HANSEL AND DIESEL

Gordon follows The Three Little Rigs (2005) and The Ugly Truckling (2004) with his third fractured fairy tale. Hansel and Diesel are young trucks that live in a junkyard, but their family is low on fuel. Brother and sister venture out to look for gas. Afraid of getting lost, Hansel drops a shiny bolt every few feet as they search through the craggy junkyard. One haunting image is a view from above as the pickups pass by massive stacks of tires painted gray, black and white amid swirling snowflakes that cover the bolts. Suddenly the night is illuminated by a gorgeous service station with strung lights and candy-striped pumps. “The Wicked Winch” lures them in with the promise of oil and rest, but soon they are awakened by the screaming of descending saw blades meant to shred them. Though this tale has a happy ending, the merciless shredder may give wee ones a fright. The illustrations swing from bright to dark and the brushstrokes are meticulous. Imbued with industrial surrealism, this story, though harrowing, applauds the ingenuity of youngsters and the embrace of a loving family. (Picture book. 5-7)

Pub Date: July 1, 2006

ISBN: 0-06-058122-0

Page Count: 32

Publisher: HarperCollins

Review Posted Online: May 20, 2010

Kirkus Reviews Issue: June 15, 2006

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WAITING FOR BABY

One of a four-book series designed to help the very young prepare for new siblings, this title presents a toddler-and-mother pair (the latter heavily pregnant) as they read about new babies, sort hand-me-downs, buy new toys, visit the obstetrician and the sonographer, speculate and wait. Throughout, the child asks questions and makes exclamations with complete enthusiasm: “How big is the baby? What does it eat? I felt it move! Is it a boy or girl?” Fuller’s jolly pictures present a biracial family that thoroughly enjoys every moment together. It’s a bit oversimplified, but no one can complain about the positive message it conveys, appropriately, to its baby and toddler audience. The other titles in the New Baby series are My New Baby (ISBN: 978-1-84643-276-7), Look at Me! (ISBN: 978-1-84643-278-1) and You and Me (ISBN: 978-1-84643-277-4). (Board book. 18 mos.-3)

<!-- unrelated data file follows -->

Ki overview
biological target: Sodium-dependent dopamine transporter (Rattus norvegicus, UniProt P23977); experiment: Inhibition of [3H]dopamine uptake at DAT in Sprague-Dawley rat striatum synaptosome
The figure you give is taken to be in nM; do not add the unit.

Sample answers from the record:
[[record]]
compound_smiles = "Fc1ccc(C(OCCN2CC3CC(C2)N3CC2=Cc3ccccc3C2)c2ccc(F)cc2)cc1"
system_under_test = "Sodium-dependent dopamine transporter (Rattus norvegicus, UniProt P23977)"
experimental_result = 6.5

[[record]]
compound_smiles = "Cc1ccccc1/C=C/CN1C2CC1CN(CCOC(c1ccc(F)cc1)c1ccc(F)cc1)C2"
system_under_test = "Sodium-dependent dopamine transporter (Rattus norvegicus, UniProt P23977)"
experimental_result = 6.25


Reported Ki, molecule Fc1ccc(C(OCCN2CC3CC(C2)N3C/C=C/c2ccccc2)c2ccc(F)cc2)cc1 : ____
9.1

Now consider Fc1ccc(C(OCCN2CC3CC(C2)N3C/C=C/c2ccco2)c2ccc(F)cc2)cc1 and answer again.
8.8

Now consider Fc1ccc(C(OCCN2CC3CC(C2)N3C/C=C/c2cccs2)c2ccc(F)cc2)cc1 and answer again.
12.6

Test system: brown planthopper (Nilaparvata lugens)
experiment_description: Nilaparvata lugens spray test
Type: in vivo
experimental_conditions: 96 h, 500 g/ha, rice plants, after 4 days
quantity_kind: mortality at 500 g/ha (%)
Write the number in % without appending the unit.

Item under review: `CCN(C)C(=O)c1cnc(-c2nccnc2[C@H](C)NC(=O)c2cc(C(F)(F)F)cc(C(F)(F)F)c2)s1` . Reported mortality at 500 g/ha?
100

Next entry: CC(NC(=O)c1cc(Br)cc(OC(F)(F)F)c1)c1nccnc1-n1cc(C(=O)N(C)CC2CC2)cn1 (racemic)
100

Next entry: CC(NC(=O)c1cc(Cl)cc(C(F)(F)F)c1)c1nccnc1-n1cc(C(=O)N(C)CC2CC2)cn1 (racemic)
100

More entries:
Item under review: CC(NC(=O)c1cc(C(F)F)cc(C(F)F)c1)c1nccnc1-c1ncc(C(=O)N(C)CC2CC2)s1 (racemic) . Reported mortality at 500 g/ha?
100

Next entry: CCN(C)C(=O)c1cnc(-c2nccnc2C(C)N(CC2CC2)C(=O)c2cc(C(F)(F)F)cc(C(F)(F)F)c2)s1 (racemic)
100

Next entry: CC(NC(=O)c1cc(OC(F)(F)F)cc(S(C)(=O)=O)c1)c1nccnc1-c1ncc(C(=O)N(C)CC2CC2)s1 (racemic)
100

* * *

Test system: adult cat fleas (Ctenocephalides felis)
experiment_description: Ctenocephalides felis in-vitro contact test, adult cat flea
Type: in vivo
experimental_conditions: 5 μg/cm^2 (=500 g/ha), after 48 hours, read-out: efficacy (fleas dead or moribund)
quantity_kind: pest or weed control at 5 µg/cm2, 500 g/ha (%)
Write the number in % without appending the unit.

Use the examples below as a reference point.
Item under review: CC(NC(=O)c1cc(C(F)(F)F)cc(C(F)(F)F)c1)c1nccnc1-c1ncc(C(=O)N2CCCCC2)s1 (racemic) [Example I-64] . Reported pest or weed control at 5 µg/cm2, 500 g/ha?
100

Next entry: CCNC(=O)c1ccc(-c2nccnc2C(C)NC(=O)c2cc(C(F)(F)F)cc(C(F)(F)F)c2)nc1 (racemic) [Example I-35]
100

Pub Date: Jan. 1, 2010

ISBN: 978-1-84643-275-0

Page Count: 12

Publisher: Child's Play

Review Posted Online: June 3, 2010

Kirkus Reviews Issue: May 15, 2010

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While the amusing scenario may prove to be more a nostalgia trip for adult readers than something today’s kids will...

OY FEH SO?

Weekly Sunday visits from their two aunts and one uncle are so disagreeable that three children take steps to alter the atmosphere through some harmlessly exaggerated imitation.

Each Sunday afternoon the family guests arrive, heavily plop themselves on the living room furniture, and make negative, complaining and resigned statements. “Oy,” says Aunt Essy. “Feh,” says Aunt Chanah. “So?” says Uncle Sam. “That was all they ever said!” Despite the children’s parents’ attempts to make pleasant conversation or the children’s enthusiastic play-acting performed for the guests, the reaction is always the same uncongenial three words. Ink-and-watercolor illustrations depict Essy, Chanah and Sam with unflattering caricatures of stereotypical adult Jewish characters, with clownishly large noses, slouchy, overweight bodies and unsmiling faces. In exasperation, the children each take a role and comically mimic their aunts’ and uncle’s behavior, forcing laughter and recognition. This mishpocheh now redeems itself with a newfound willingness to tell family stories and loving childhood memories; the palette here modulates from muted tones to bright, sunny colors.

While the amusing scenario may prove to be more a nostalgia trip for adult readers than something today’s kids will immediately recognize, they will appreciate the overall sentiment even if they miss the Yiddish essence. Nu? (Picture book. 5-7)

Pub Date: April 1, 2013

ISBN: 978-1-55498-148-9

Page Count: 40

Publisher: Groundwood

Review Posted Online: Feb. 27, 2013

Kirkus Reviews Issue: March 15, 2013

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